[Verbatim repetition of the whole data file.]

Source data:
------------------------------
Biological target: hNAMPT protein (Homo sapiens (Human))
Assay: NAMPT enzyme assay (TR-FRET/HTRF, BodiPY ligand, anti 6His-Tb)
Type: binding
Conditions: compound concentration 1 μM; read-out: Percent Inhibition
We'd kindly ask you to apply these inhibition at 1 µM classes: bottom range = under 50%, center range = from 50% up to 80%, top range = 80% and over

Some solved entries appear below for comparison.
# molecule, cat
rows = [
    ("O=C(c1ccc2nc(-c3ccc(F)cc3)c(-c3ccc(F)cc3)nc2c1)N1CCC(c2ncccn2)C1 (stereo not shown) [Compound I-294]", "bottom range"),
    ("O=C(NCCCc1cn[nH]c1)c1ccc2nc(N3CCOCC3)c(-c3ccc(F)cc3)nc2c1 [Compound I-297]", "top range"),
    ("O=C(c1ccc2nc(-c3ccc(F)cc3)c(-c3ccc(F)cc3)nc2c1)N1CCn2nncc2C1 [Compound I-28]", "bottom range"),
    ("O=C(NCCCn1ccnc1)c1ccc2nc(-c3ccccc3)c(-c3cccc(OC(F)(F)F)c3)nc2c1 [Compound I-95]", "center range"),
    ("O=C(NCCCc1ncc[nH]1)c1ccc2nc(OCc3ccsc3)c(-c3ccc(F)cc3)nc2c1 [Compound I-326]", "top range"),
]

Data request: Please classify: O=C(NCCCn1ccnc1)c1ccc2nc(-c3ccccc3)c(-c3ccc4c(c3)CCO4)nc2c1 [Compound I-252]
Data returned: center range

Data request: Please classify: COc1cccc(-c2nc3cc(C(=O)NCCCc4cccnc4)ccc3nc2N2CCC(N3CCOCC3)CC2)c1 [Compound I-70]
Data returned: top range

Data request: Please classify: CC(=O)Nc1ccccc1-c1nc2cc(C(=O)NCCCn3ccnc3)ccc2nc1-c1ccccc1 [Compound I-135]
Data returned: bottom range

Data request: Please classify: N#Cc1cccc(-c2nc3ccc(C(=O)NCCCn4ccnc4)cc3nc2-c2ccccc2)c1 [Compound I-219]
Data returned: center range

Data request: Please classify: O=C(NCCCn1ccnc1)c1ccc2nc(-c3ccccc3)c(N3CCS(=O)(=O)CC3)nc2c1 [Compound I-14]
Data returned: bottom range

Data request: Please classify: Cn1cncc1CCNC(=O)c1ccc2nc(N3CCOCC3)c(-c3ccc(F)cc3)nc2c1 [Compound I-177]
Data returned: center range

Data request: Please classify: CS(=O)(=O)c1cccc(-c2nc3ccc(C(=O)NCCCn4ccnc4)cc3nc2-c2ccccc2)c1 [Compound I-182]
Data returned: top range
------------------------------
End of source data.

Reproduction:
Biological target: hNAMPT protein (Homo sapiens (Human))
Assay: NAMPT enzyme assay (TR-FRET/HTRF, BodiPY ligand, anti 6His-Tb)
Type: binding
Conditions: compound concentration 1 μM; read-out: Percent Inhibition
We'd kindly ask you to apply these inhibition at 1 µM classes: bottom range = under 50%, center range = from 50% up to 80%, top range = 80% and over

Some solved entries appear below for comparison.
# molecule, cat
rows = [
    ("O=C(c1ccc2nc(-c3ccc(F)cc3)c(-c3ccc(F)cc3)nc2c1)N1CCC(c2ncccn2)C1 (stereo not shown) [Compound I-294]", "bottom range"),
    ("O=C(NCCCc1cn[nH]c1)c1ccc2nc(N3CCOCC3)c(-c3ccc(F)cc3)nc2c1 [Compound I-297]", "top range"),
    ("O=C(c1ccc2nc(-c3ccc(F)cc3)c(-c3ccc(F)cc3)nc2c1)N1CCn2nncc2C1 [Compound I-28]", "bottom range"),
    ("O=C(NCCCn1ccnc1)c1ccc2nc(-c3ccccc3)c(-c3cccc(OC(F)(F)F)c3)nc2c1 [Compound I-95]", "center range"),
    ("O=C(NCCCc1ncc[nH]1)c1ccc2nc(OCc3ccsc3)c(-c3ccc(F)cc3)nc2c1 [Compound I-326]", "top range"),
]

Data request: Please classify: O=C(NCCCn1ccnc1)c1ccc2nc(-c3ccccc3)c(-c3ccc4c(c3)CCO4)nc2c1 [Compound I-252]
Data returned: center range

Data request: Please classify: COc1cccc(-c2nc3cc(C(=O)NCCCc4cccnc4)ccc3nc2N2CCC(N3CCOCC3)CC2)c1 [Compound I-70]
Data returned: top range

Data request: Please classify: CC(=O)Nc1ccccc1-c1nc2cc(C(=O)NCCCn3ccnc3)ccc2nc1-c1ccccc1 [Compound I-135]
Data returned: bottom range

Data request: Please classify: N#Cc1cccc(-c2nc3ccc(C(=O)NCCCn4ccnc4)cc3nc2-c2ccccc2)c1 [Compound I-219]
Data returned: center range

Data request: Please classify: O=C(NCCCn1ccnc1)c1ccc2nc(-c3ccccc3)c(N3CCS(=O)(=O)CC3)nc2c1 [Compound I-14]
Data returned: bottom range

Data request: Please classify: Cn1cncc1CCNC(=O)c1ccc2nc(N3CCOCC3)c(-c3ccc(F)cc3)nc2c1 [Compound I-177]
Data returned: center range

Data request: Please classify: CS(=O)(=O)c1cccc(-c2nc3ccc(C(=O)NCCCn4ccnc4)cc3nc2-c2ccccc2)c1 [Compound I-182]
Data returned: top range